A long long time ago in a galaxy not far away even on the same planet where you are reading this the pace of life of slower. Most people used public transport because cars were expensive, shoes lasted a few years with a cobbler’s help here and there and even contacting a family member in another city could take a couple of weeks if they did not have a phone.
It was also a predictable living. My grandfather worked at a weather station in his 20s went to war to fight the nazis came back and continued working at the same place, reluctantly retiring in his 60s. People read the same papers, went to the same shops and watched the same TV channels for years.
And then life started accelerating almost like a fast-forwarded VHS recording. Technology and clothing were probably most obvious with governments and regimes collapses in some unfortunate cases. Advances in technology enabled us humans to develop collectively at a much faster pace.
Shared experiences through TV and then the Internet helped to learn from others exponentially faster that researching things on our own or spending days in the library looking for the right information. I expect that the acceleration will continue with the rise of AI tools in an unexpected way. The Skynet is unlikely to become self-aware based on John Carpenter’s script but will replace jobs, automate and optimise a lot of things (including the one I am doing right this very moment)
And yet we find change uncomfortable and move away from it. Terms like change fatigue are used to describe resistance and lack of motivation in response to too much change. There are always people around us who are comfortable with the new environment. Early adopters and children jump right into the vortex of change riding the wave of new cool until it becomes a new norm.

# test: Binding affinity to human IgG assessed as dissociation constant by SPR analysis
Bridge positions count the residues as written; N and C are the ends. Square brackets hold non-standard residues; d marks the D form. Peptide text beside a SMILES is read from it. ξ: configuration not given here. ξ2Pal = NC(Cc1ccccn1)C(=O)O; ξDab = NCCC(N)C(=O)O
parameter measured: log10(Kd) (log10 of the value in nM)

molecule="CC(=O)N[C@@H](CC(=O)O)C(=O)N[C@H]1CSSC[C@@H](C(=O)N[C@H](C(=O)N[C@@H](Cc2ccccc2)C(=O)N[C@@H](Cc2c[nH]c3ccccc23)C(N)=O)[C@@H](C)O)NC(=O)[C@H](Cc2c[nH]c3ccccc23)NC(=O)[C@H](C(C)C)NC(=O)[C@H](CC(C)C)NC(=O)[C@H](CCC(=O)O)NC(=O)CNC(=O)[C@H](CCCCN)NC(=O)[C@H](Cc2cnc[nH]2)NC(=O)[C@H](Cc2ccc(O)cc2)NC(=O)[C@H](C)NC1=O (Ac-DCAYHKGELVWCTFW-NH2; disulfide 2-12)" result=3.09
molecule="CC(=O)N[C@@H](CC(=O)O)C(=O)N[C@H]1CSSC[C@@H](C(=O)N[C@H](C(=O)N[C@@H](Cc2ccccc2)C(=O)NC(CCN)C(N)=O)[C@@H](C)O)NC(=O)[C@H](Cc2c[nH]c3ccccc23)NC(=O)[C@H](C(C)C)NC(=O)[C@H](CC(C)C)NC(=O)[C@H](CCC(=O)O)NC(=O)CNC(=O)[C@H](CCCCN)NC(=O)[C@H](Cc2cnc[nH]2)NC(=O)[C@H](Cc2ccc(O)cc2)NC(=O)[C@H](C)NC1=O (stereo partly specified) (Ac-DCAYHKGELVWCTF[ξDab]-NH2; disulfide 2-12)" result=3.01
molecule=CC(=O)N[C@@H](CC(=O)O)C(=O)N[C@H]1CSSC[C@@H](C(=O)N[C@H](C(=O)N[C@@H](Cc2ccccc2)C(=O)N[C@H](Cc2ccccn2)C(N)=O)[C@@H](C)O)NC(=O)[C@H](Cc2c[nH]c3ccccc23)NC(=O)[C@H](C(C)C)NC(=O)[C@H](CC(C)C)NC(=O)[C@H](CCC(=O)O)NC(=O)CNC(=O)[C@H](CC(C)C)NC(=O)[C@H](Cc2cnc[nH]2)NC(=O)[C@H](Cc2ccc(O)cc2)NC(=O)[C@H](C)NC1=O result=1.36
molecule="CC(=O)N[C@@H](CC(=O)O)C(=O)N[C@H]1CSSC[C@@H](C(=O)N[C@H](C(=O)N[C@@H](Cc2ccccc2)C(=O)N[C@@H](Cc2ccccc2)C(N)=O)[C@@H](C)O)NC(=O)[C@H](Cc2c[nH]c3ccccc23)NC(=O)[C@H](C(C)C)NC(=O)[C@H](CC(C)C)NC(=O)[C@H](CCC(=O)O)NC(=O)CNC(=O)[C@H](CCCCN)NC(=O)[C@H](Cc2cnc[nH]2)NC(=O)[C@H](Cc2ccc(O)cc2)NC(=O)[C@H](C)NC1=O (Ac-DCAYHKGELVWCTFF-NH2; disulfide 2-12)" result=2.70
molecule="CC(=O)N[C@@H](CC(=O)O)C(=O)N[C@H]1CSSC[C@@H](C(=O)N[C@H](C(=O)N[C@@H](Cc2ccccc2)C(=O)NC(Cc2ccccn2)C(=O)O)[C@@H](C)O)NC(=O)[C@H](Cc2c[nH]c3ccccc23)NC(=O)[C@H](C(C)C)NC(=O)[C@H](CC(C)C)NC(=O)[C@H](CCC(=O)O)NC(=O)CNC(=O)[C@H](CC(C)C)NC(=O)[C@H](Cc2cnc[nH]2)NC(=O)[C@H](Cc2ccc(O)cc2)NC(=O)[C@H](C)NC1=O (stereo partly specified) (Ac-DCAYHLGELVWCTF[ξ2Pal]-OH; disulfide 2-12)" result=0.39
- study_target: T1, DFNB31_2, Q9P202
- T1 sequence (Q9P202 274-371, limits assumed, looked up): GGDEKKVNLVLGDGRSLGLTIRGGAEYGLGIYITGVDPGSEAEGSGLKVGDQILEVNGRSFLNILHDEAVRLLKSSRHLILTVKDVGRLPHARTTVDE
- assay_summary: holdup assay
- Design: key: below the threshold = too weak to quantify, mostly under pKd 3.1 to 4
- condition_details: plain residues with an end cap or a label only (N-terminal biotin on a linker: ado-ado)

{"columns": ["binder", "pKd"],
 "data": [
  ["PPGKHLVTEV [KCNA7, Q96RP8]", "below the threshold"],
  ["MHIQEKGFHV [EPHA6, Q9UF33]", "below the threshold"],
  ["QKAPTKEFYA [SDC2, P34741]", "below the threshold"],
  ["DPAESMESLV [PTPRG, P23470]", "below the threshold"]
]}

Rabbi Dr Abraham Twerski speaks in one of my favourite videos on the nature of stress using the story of a lobster he read while waiting at a dentist. Lobsters a soft animal living in a hard shell that protects them from predators. Lobsters grow bigger and the shell becomes uncomfortable. Recognising that the change is necessary the crustacean sheds its old shell and hides under a rock until a new one grows.
There is a big lesson to be learned from this animal we normally see sold in a supermarket. Change is always uncomfortable but it’s also necessary for growth. While adapting to the change it is normal to feel vulnerable. And lastly, after watching this video I can’t eat lobsters because they are cool creatures.
Another interesting observation is that often if we are reluctant to change the external circumstances will force us. In this case, we may not like how it happens. An example is someone delaying a visit to a dentist because they are afraid of pain. Getting a tooth implant when it is too late will cost ten more times than patching a little hole. The same goes for careers, mortgages and failing relationships.
The best scientifically proven approach that I learnt comes from the Upside of Stress by Kelly McGonigal. Seeing change-related stress as a chance to grow and get stronger reshapes how we respond to it. It reduces the hormonal responses and lets us square up to the challenge. The stereotypical “it’s all in the head” rings true. It is the oppositver of “what does not kills us makes us stronger” in this case of stress. Change is good but only if you allow it to be.
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